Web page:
And yet …
Yesterday, I participated as an instructor in a class inside a state prison in Wisconsin. There were twelve inmates, four instructors and three dogs. It was the second class. This was the first time that dogs were introduced to the inmates. The class is preliminary to the inmates getting dogs that they will train – inside the prison – to become guide dogs for the blind. Next week, the first dog will go to live inside a prison cell with two of the inmates, and in following weeks, more dogs will be added until the twelve inmates have six dogs living in their cells.
It took half an hour for us to get passed into the prison. The exchange of ID’s, taking off belts and shoes and passing through the metal detector, the wait for the staff escort, the opening and closing of sallyports, the walk across the yard to the mess hall where the class was to be held …
The inmates had the mess hall re-arranged for the class according to instructions they had previously received. All tables and chairs were pushed against the walls. There was a large circle of chairs, and in the middle, three dog crates, each with a water bowl and a food bowl outside it, and a Kurunda bed for training.
We arrived with the dogs and the class began. For the first half hour, the lead instructor spoke to the inmates about the dogs. Then the three dogs were turned over to the inmates – one inmate at a time – so they could begin to practice how to take care of and train the dogs. How do you put the dog in its vest and take the vest off? How do you put on the leader collar? How do you get the dog into the crate? Out of the crate? How do you feed the dog? How do you hold the leash? How do you walk with the dog? How do you dispense treats? What kind of treats? How do you talk to the dog? How do you take the dog to poop?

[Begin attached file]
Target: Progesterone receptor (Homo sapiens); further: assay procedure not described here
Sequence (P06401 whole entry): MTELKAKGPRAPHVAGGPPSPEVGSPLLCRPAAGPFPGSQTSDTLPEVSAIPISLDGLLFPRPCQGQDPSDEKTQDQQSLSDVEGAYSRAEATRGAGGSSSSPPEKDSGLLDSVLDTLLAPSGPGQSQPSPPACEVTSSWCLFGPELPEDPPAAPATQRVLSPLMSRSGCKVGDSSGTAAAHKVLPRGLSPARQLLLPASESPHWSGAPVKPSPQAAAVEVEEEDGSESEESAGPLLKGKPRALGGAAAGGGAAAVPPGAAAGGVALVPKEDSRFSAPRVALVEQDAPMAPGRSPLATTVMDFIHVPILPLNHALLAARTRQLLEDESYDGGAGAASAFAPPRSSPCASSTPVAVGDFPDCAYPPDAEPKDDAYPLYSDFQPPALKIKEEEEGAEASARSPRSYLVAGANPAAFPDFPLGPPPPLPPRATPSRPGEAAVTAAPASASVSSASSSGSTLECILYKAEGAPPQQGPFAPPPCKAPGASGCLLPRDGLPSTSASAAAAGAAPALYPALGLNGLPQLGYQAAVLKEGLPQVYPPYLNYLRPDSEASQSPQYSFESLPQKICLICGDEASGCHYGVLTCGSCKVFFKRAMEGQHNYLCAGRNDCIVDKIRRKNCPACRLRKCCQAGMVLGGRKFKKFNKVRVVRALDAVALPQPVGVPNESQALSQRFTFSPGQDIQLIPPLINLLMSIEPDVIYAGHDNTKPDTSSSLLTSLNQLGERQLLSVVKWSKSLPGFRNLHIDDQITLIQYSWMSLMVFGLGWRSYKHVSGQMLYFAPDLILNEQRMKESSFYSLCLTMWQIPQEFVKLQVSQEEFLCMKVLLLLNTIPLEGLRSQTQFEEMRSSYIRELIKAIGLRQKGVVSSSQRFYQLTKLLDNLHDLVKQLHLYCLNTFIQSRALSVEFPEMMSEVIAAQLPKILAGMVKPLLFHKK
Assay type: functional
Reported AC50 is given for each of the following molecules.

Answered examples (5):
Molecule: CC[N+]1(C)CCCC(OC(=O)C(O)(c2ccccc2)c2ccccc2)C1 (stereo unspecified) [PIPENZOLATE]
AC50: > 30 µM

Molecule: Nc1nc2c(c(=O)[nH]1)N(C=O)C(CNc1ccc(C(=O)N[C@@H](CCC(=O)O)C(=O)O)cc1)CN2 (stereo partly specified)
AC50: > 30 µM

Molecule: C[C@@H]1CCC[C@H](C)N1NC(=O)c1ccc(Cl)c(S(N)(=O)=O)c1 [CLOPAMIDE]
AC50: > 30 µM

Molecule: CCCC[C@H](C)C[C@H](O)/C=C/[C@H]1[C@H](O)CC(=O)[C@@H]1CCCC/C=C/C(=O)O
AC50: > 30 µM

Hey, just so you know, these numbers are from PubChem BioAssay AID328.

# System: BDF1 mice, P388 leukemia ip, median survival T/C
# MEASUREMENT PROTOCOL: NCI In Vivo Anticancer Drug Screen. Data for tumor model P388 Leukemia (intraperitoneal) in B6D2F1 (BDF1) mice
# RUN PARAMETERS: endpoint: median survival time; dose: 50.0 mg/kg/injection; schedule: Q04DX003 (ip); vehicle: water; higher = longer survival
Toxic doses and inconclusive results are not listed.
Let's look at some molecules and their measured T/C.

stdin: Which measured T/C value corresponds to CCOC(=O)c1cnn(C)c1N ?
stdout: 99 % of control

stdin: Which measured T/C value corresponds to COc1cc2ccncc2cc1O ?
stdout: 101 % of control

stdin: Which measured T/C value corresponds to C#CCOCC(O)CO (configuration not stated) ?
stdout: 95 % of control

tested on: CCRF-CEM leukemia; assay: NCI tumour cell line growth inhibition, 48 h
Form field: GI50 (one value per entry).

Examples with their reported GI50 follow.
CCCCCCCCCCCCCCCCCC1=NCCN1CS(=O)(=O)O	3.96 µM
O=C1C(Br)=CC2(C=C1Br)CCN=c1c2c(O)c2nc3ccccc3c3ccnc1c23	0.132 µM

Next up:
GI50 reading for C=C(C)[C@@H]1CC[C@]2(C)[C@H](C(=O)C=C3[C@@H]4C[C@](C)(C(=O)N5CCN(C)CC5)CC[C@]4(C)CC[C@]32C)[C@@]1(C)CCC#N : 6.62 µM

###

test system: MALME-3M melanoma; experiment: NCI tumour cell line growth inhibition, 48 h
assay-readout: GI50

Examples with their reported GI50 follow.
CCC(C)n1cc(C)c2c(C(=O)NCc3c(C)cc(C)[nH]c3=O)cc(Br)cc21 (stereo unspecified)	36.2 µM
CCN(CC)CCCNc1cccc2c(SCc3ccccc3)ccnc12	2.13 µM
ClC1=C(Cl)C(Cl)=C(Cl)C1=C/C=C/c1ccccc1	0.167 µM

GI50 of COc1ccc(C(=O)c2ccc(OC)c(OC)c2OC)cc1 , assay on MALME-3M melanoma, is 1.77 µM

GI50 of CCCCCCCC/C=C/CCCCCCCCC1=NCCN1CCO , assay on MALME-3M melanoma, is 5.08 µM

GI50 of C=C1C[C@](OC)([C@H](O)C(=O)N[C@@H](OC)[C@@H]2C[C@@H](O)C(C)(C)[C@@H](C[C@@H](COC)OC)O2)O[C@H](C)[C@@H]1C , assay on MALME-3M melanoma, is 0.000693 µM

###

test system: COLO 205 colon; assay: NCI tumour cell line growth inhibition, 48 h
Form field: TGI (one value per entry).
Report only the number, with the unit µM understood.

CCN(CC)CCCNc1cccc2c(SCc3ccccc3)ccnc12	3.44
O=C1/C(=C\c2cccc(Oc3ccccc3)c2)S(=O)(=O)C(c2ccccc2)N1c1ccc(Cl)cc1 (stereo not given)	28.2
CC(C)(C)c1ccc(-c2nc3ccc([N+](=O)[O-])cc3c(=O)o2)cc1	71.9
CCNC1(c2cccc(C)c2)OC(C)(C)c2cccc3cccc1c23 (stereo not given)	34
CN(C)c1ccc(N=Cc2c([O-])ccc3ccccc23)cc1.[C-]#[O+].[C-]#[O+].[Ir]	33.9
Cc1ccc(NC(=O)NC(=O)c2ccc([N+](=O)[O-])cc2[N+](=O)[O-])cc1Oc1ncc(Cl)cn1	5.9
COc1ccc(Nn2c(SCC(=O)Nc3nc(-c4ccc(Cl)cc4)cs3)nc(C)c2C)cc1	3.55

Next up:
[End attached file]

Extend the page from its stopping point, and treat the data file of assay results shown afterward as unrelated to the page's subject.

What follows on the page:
Here's the deal. This is it. Right here.
The first inmate took the leash of the first dog. It was fucking electric. He was nervous. Unsure. Tentative. The dog was chill. I was on fire. Every moment that passed, the inmate became more confident, the dog became more responsive. The room lit up. I took a breath. Then another inmate took charge of a dog. Then another. Then another. Eventually, all of them practiced walking the dogs. I walked beside them one at a time, coaching them, encouraging them, as they took their first steps as raisers of guide dogs for the blind.
I don’t know these inmates. I don’t know anything about them other than that they are in prison and that they were chosen by prison staff for this program. I don’t know how long they have been there. I don’t know how long their remaining sentences are. I don’t know what convictions they have behind them. I don’t know if they have family outside the prison who care for them or if they are alone in the world. I don’t know about their education, their backgrounds, their work experiences. I don’t know anything about them.
I do know this. Those twelve inmates fell in love with those three dogs. And for the hour that they were working with the dogs, they weren’t in prison anymore.
I know from my own experience, fifty years removed, what that feels like. I remember being transported, when I was in prison, by certain activities. Activities which allowed me to forget, for a while, that I was in prison.
What a gift to give to give these inmates on Thanksgiving week. What a gift for me to be able to give it. And what a gift these inmates will give, eventually, when the first dog that has been trained at this prison is given to a blind person.